If all goes well, Aaron Saunders is going to be a busy man in 2021 and beyond.

As the recently appointed director of construction at Spartan Investment Group, Saunders, who previously spent nine years at Casey Industrial working in various top-level construction positions, will be overseeing a number of self-storage projects over the coming year, as the industry and economy slowly adjust to a post-pandemic world, hopefully.

Owner of 13 self-storage facilities in Colorado, Texas, Washington, Arkansas and Georgia, Spartan Investment Group currently has one facility under development in Washington and another in pre-construction phase in Texas. Other projects include expansions and conversions in Texas and Arkansas.

Spartan Investment Group’s upcoming storage facility in Black Diamond, WA

In coming years, Spartan Investment hopes to develop three to four new facilities a year, in addition to overseeing expansions of current properties.

Saunders recently spoke with the Storage Beat about how the pandemic affected self-storage construction and how builders have adjusted to the new realities.

Storage Beat: How has the pandemic affected the ability to start or complete new construction projects?

Aaron Saunders: There’s really been two things impacting the construction market. The first one being the escalation of material prices. That has been a bit of a challenge, locking down pricing with some of our vendors. But we have some great business partners we’re working with in the industry. We’re working hand-in-hand with them to get the most up-to-date prices and then locking them in.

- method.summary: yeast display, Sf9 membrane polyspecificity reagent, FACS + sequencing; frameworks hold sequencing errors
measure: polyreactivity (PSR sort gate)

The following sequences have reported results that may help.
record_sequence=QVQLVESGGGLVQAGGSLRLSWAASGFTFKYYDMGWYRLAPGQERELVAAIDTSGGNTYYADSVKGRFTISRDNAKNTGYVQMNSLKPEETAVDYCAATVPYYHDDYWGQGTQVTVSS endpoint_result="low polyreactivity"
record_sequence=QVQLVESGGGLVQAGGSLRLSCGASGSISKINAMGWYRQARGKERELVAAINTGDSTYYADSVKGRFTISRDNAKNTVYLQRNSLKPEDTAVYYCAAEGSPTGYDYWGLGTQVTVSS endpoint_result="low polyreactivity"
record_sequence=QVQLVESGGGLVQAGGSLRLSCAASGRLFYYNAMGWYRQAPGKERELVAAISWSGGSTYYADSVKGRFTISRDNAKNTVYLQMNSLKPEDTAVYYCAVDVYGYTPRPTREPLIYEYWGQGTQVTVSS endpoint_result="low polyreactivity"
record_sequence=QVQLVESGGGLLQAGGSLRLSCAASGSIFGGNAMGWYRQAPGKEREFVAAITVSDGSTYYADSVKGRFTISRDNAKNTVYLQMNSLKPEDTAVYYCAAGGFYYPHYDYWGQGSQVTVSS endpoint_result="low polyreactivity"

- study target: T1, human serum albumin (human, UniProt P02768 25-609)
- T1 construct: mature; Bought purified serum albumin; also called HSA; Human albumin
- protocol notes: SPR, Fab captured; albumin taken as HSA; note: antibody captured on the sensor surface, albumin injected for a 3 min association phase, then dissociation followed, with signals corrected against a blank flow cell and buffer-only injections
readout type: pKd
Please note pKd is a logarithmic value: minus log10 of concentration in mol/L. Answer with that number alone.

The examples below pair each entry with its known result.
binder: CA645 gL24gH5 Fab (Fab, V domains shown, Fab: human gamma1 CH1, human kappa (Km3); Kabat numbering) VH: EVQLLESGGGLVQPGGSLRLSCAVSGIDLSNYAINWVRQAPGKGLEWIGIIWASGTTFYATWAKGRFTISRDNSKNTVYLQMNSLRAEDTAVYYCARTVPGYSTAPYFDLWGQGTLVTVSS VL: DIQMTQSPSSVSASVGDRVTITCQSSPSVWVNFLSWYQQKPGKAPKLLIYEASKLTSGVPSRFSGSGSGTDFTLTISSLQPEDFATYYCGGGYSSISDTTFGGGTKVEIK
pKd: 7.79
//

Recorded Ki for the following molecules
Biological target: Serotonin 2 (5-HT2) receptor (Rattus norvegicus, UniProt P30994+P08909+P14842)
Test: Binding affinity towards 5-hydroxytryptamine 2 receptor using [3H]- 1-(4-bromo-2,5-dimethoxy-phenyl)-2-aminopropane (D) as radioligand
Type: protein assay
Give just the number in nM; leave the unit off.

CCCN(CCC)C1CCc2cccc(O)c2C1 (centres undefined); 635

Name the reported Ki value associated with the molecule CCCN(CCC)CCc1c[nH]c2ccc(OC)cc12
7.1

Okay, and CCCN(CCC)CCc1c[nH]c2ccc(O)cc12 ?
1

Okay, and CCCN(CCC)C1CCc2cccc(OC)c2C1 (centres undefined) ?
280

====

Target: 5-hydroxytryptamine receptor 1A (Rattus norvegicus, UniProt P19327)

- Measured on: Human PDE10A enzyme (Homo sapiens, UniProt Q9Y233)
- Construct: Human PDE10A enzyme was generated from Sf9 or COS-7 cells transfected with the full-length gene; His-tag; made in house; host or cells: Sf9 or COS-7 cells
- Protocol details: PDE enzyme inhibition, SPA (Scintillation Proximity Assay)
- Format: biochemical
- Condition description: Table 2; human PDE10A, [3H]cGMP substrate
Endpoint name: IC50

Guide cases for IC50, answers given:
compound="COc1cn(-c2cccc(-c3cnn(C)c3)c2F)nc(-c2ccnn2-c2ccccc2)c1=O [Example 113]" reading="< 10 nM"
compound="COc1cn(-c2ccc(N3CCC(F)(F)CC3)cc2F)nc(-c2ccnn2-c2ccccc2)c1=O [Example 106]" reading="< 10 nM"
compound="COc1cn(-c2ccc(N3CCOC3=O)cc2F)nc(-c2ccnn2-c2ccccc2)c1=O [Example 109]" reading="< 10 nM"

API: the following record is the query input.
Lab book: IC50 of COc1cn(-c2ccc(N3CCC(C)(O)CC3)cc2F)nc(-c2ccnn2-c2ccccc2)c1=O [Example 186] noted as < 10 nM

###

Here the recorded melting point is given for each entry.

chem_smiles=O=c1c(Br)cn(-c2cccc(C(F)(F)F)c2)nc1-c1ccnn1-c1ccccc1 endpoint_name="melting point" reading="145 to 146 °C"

The second thing has been a challenge with [a shortage of] construction labor in the field. Again, having the right industry partners has allowed us to stay on schedule because they do have traveling teams of construction workers. That’s really helped.

You mention construction prices are going up. Do you see that changing soon or are we just going to continue to see prices rise?

We’re projecting costs to rise roughly through early summer, in the June timeframe. We’ve been talking to a lot of industry partners, trying to understand what their thoughts are on construction costs. The majority of the people that I’ve talked to think we’re going to see a plateau in the June-July timeframe, and then it’s going to level out and hopefully pull back a bit. But we’ll just have to see where the industry takes us.

Moving ahead, do you see a return to the pre-pandemic pace of construction – or will it remain something short of that for a while?

There were quite a few projects that were put on hold last year, not just in the self-storage space but in construction in general, especially on the larger-scale projects. So I think a lot of that pent-up demand is starting to break loose and we are going to see increases in construction throughout the rest of 2021 and 2022.

Any changes in how communities and municipalities accept or perceive new storage projects?

The municipalities I’ve met with since I started in January have actually been really open to things. They’re realizing that individuals need storage. There’s a demand there. There’s also a large demand for small-business storage. And a big thing around some of these cities is last-mile logistics. We have a facility in Fort Worth that has loading docks and we’re dedicating a big portion of that facility to last-mile logistics.

Explain last-mile logistics.

It’s where full-sized semi-trucks can come to unload packages and then smaller delivery trucks will come in, grab those packages and then run them off to houses and businesses.

Jay Fitzgerald